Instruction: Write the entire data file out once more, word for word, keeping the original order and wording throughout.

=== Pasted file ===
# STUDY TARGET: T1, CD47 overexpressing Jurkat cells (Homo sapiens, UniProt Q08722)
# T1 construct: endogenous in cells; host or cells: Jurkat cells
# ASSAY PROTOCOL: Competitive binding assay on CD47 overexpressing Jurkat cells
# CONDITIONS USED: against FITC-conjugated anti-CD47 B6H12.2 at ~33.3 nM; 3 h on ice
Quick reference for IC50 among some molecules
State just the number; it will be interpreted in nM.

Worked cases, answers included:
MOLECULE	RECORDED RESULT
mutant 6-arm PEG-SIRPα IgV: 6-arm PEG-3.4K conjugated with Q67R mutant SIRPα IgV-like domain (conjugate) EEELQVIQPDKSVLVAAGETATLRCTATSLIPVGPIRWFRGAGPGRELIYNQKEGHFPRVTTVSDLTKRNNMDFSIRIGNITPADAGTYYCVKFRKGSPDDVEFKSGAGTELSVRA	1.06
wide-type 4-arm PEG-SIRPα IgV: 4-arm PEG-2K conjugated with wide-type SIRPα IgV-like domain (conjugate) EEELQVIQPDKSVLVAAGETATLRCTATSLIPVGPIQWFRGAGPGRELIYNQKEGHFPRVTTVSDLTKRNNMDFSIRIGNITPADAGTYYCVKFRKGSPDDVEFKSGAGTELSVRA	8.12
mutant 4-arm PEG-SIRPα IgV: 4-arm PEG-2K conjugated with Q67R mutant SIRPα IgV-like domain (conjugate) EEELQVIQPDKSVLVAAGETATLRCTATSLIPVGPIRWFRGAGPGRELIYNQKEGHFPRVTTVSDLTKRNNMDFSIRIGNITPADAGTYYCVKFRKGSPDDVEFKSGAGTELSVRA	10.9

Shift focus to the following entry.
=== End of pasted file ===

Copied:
# STUDY TARGET: T1, CD47 overexpressing Jurkat cells (Homo sapiens, UniProt Q08722)
# T1 construct: endogenous in cells; host or cells: Jurkat cells
# ASSAY PROTOCOL: Competitive binding assay on CD47 overexpressing Jurkat cells
# CONDITIONS USED: against FITC-conjugated anti-CD47 B6H12.2 at ~33.3 nM; 3 h on ice
Quick reference for IC50 among some molecules
State just the number; it will be interpreted in nM.

Worked cases, answers included:
MOLECULE	RECORDED RESULT
mutant 6-arm PEG-SIRPα IgV: 6-arm PEG-3.4K conjugated with Q67R mutant SIRPα IgV-like domain (conjugate) EEELQVIQPDKSVLVAAGETATLRCTATSLIPVGPIRWFRGAGPGRELIYNQKEGHFPRVTTVSDLTKRNNMDFSIRIGNITPADAGTYYCVKFRKGSPDDVEFKSGAGTELSVRA	1.06
wide-type 4-arm PEG-SIRPα IgV: 4-arm PEG-2K conjugated with wide-type SIRPα IgV-like domain (conjugate) EEELQVIQPDKSVLVAAGETATLRCTATSLIPVGPIQWFRGAGPGRELIYNQKEGHFPRVTTVSDLTKRNNMDFSIRIGNITPADAGTYYCVKFRKGSPDDVEFKSGAGTELSVRA	8.12
mutant 4-arm PEG-SIRPα IgV: 4-arm PEG-2K conjugated with Q67R mutant SIRPα IgV-like domain (conjugate) EEELQVIQPDKSVLVAAGETATLRCTATSLIPVGPIRWFRGAGPGRELIYNQKEGHFPRVTTVSDLTKRNNMDFSIRIGNITPADAGTYYCVKFRKGSPDDVEFKSGAGTELSVRA	10.9

Shift focus to the following entry.